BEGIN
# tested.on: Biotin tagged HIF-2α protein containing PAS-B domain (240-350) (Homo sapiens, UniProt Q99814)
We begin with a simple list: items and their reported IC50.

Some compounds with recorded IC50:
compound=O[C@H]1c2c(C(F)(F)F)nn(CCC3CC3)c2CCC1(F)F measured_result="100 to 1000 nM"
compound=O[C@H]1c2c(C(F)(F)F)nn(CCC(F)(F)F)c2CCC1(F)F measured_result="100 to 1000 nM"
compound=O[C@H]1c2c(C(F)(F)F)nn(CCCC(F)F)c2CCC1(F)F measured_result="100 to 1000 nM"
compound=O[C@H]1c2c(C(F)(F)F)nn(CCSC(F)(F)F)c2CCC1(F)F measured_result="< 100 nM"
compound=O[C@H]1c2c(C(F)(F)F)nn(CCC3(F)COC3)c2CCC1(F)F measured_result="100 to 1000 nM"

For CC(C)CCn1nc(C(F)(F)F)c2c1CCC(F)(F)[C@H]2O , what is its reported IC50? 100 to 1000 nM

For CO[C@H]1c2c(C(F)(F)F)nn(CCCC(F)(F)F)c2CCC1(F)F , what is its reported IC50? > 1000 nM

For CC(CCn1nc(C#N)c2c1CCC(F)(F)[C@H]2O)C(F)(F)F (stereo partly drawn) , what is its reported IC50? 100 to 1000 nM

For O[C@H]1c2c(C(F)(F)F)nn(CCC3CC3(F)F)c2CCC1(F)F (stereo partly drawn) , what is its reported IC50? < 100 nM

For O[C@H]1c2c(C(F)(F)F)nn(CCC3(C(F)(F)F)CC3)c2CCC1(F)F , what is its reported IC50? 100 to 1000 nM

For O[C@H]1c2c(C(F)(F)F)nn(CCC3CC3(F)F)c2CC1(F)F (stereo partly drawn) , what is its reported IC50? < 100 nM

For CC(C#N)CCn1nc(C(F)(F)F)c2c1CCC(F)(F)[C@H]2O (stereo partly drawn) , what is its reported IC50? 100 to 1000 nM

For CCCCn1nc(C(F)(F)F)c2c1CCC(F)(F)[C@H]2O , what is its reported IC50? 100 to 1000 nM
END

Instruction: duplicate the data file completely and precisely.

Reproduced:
# tested.on: Biotin tagged HIF-2α protein containing PAS-B domain (240-350) (Homo sapiens, UniProt Q99814)
We begin with a simple list: items and their reported IC50.

Some compounds with recorded IC50:
compound=O[C@H]1c2c(C(F)(F)F)nn(CCC3CC3)c2CCC1(F)F measured_result="100 to 1000 nM"
compound=O[C@H]1c2c(C(F)(F)F)nn(CCC(F)(F)F)c2CCC1(F)F measured_result="100 to 1000 nM"
compound=O[C@H]1c2c(C(F)(F)F)nn(CCCC(F)F)c2CCC1(F)F measured_result="100 to 1000 nM"
compound=O[C@H]1c2c(C(F)(F)F)nn(CCSC(F)(F)F)c2CCC1(F)F measured_result="< 100 nM"
compound=O[C@H]1c2c(C(F)(F)F)nn(CCC3(F)COC3)c2CCC1(F)F measured_result="100 to 1000 nM"

For CC(C)CCn1nc(C(F)(F)F)c2c1CCC(F)(F)[C@H]2O , what is its reported IC50? 100 to 1000 nM

For CO[C@H]1c2c(C(F)(F)F)nn(CCCC(F)(F)F)c2CCC1(F)F , what is its reported IC50? > 1000 nM

For CC(CCn1nc(C#N)c2c1CCC(F)(F)[C@H]2O)C(F)(F)F (stereo partly drawn) , what is its reported IC50? 100 to 1000 nM

For O[C@H]1c2c(C(F)(F)F)nn(CCC3CC3(F)F)c2CCC1(F)F (stereo partly drawn) , what is its reported IC50? < 100 nM

For O[C@H]1c2c(C(F)(F)F)nn(CCC3(C(F)(F)F)CC3)c2CCC1(F)F , what is its reported IC50? 100 to 1000 nM

For O[C@H]1c2c(C(F)(F)F)nn(CCC3CC3(F)F)c2CC1(F)F (stereo partly drawn) , what is its reported IC50? < 100 nM

For CC(C#N)CCn1nc(C(F)(F)F)c2c1CCC(F)(F)[C@H]2O (stereo partly drawn) , what is its reported IC50? 100 to 1000 nM

For CCCCn1nc(C(F)(F)F)c2c1CCC(F)(F)[C@H]2O , what is its reported IC50? 100 to 1000 nM